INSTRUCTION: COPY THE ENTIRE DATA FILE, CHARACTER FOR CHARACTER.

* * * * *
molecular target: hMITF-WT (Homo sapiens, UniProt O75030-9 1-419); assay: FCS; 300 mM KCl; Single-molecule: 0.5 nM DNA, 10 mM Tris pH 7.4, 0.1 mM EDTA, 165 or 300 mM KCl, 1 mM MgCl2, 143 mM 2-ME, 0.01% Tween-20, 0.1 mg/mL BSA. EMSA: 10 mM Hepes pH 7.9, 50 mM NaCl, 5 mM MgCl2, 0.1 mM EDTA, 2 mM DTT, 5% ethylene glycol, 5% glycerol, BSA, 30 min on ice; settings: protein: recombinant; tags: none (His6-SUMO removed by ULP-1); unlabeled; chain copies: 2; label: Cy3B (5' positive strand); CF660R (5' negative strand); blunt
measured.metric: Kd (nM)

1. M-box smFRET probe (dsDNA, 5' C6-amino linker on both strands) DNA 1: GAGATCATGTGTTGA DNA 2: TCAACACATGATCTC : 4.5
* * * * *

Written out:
molecular target: hMITF-WT (Homo sapiens, UniProt O75030-9 1-419); assay: FCS; 300 mM KCl; Single-molecule: 0.5 nM DNA, 10 mM Tris pH 7.4, 0.1 mM EDTA, 165 or 300 mM KCl, 1 mM MgCl2, 143 mM 2-ME, 0.01% Tween-20, 0.1 mg/mL BSA. EMSA: 10 mM Hepes pH 7.9, 50 mM NaCl, 5 mM MgCl2, 0.1 mM EDTA, 2 mM DTT, 5% ethylene glycol, 5% glycerol, BSA, 30 min on ice; settings: protein: recombinant; tags: none (His6-SUMO removed by ULP-1); unlabeled; chain copies: 2; label: Cy3B (5' positive strand); CF660R (5' negative strand); blunt
measured.metric: Kd (nM)

1. M-box smFRET probe (dsDNA, 5' C6-amino linker on both strands) DNA 1: GAGATCATGTGTTGA DNA 2: TCAACACATGATCTC : 4.5